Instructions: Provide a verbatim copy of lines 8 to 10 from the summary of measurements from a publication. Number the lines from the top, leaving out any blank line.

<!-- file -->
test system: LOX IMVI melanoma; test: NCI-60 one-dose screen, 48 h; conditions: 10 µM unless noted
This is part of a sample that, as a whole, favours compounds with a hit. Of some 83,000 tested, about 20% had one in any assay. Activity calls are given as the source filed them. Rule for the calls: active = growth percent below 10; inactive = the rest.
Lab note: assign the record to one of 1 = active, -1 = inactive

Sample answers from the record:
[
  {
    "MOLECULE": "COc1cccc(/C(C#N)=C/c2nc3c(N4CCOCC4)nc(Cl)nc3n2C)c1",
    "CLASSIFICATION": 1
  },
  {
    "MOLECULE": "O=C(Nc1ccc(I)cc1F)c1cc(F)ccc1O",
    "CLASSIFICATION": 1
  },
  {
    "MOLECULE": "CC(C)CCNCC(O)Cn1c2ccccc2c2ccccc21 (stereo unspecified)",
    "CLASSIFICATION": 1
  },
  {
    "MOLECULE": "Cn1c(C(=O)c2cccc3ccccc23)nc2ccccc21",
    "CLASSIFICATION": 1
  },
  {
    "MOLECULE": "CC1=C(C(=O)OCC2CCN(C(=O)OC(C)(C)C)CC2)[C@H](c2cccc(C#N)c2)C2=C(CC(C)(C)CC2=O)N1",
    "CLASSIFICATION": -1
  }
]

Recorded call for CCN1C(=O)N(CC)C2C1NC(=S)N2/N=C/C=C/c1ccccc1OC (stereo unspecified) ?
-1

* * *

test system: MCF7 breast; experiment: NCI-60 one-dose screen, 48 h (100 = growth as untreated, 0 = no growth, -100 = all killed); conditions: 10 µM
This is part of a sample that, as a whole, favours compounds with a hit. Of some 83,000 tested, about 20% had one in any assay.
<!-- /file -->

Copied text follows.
    "CLASSIFICATION": 1
  },
  {